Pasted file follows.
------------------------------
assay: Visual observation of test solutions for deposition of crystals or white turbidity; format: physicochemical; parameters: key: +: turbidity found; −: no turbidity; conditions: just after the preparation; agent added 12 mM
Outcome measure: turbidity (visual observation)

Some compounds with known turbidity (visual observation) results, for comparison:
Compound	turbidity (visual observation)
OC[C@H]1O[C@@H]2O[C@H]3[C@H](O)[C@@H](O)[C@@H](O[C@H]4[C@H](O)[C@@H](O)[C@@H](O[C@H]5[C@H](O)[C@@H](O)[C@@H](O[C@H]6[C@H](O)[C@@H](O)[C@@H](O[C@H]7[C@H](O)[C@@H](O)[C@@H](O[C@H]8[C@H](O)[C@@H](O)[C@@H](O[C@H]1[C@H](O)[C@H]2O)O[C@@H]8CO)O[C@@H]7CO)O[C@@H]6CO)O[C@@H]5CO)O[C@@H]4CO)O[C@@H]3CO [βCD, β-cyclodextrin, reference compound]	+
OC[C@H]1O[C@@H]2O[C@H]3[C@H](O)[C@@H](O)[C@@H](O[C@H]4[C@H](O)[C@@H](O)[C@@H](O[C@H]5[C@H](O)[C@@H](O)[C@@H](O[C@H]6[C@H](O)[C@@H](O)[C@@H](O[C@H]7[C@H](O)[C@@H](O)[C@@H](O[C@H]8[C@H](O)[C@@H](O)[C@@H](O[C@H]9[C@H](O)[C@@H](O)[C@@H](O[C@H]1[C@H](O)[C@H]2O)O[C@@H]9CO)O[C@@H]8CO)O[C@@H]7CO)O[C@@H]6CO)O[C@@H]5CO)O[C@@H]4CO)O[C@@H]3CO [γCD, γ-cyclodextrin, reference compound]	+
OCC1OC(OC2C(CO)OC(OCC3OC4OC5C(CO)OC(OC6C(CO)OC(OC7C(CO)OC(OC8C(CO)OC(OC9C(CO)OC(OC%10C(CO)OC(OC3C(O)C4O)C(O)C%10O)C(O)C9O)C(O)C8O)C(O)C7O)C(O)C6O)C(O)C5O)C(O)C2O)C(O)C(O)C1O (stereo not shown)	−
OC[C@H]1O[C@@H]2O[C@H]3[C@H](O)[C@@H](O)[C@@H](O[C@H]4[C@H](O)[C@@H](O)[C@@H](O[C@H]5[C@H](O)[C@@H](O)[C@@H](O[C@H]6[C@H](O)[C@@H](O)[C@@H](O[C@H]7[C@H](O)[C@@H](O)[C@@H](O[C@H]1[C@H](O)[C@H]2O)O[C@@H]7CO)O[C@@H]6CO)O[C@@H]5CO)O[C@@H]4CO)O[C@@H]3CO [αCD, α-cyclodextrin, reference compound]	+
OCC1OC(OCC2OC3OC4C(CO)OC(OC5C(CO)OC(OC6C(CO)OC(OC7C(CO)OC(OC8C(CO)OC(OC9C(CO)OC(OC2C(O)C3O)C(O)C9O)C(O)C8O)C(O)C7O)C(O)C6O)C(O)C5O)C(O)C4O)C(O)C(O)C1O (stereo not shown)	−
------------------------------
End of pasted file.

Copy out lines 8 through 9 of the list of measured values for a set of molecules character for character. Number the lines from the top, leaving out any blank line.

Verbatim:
OC[C@H]1O[C@@H]2O[C@H]3[C@H](O)[C@@H](O)[C@@H](O[C@H]4[C@H](O)[C@@H](O)[C@@H](O[C@H]5[C@H](O)[C@@H](O)[C@@H](O[C@H]6[C@H](O)[C@@H](O)[C@@H](O[C@H]7[C@H](O)[C@@H](O)[C@@H](O[C@H]1[C@H](O)[C@H]2O)O[C@@H]7CO)O[C@@H]6CO)O[C@@H]5CO)O[C@@H]4CO)O[C@@H]3CO [αCD, α-cyclodextrin, reference compound]	+
OCC1OC(OCC2OC3OC4C(CO)OC(OC5C(CO)OC(OC6C(CO)OC(OC7C(CO)OC(OC8C(CO)OC(OC9C(CO)OC(OC2C(O)C3O)C(O)C9O)C(O)C8O)C(O)C7O)C(O)C6O)C(O)C5O)C(O)C4O)C(O)C(O)C1O (stereo not shown)	−